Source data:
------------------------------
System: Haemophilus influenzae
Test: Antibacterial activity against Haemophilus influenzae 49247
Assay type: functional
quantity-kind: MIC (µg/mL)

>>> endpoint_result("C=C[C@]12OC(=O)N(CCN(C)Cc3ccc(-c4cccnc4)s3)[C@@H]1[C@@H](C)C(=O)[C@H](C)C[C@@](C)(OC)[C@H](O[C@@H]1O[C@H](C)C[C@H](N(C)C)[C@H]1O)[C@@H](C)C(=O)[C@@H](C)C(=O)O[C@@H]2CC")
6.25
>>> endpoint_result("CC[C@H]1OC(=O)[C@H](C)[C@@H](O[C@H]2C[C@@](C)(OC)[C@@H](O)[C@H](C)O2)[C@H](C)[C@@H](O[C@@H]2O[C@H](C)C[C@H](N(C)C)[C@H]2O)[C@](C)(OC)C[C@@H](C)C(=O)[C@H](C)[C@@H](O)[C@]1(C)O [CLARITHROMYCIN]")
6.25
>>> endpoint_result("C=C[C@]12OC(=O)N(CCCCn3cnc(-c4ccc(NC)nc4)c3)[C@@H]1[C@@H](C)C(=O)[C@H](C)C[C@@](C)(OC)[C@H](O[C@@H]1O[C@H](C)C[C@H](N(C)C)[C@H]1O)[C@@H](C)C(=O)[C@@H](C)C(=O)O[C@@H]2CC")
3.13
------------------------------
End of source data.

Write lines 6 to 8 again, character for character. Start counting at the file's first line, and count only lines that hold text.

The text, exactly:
6.25
>>> endpoint_result("CC[C@H]1OC(=O)[C@H](C)[C@@H](O[C@H]2C[C@@](C)(OC)[C@@H](O)[C@H](C)O2)[C@H](C)[C@@H](O[C@@H]2O[C@H](C)C[C@H](N(C)C)[C@H]2O)[C@](C)(OC)C[C@@H](C)C(=O)[C@H](C)[C@@H](O)[C@]1(C)O [CLARITHROMYCIN]")
6.25